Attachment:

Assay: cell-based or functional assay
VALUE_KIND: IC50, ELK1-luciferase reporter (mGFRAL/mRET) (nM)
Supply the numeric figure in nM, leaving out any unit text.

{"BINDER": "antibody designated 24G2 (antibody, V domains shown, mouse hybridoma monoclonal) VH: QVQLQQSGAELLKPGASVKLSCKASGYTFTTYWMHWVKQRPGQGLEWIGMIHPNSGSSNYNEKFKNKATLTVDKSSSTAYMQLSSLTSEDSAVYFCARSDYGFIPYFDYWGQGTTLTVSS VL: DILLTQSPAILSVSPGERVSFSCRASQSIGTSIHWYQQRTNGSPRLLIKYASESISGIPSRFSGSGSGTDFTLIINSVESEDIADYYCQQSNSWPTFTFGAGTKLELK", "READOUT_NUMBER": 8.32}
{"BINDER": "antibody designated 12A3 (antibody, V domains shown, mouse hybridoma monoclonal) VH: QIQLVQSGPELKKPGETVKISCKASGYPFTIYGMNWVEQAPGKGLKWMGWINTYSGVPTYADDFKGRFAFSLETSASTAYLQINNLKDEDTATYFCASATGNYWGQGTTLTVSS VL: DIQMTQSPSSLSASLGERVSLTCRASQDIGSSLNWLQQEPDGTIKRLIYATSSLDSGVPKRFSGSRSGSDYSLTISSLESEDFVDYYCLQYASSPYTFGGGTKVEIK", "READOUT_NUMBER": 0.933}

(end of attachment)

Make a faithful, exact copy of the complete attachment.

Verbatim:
Assay: cell-based or functional assay
VALUE_KIND: IC50, ELK1-luciferase reporter (mGFRAL/mRET) (nM)
Supply the numeric figure in nM, leaving out any unit text.

{"BINDER": "antibody designated 24G2 (antibody, V domains shown, mouse hybridoma monoclonal) VH: QVQLQQSGAELLKPGASVKLSCKASGYTFTTYWMHWVKQRPGQGLEWIGMIHPNSGSSNYNEKFKNKATLTVDKSSSTAYMQLSSLTSEDSAVYFCARSDYGFIPYFDYWGQGTTLTVSS VL: DILLTQSPAILSVSPGERVSFSCRASQSIGTSIHWYQQRTNGSPRLLIKYASESISGIPSRFSGSGSGTDFTLIINSVESEDIADYYCQQSNSWPTFTFGAGTKLELK", "READOUT_NUMBER": 8.32}
{"BINDER": "antibody designated 12A3 (antibody, V domains shown, mouse hybridoma monoclonal) VH: QIQLVQSGPELKKPGETVKISCKASGYPFTIYGMNWVEQAPGKGLKWMGWINTYSGVPTYADDFKGRFAFSLETSASTAYLQINNLKDEDTATYFCASATGNYWGQGTTLTVSS VL: DIQMTQSPSSLSASLGERVSLTCRASQDIGSSLNWLQQEPDGTIKRLIYATSSLDSGVPKRFSGSRSGSDYSLTISSLESEDFVDYYCLQYASSPYTFGGGTKVEIK", "READOUT_NUMBER": 0.933}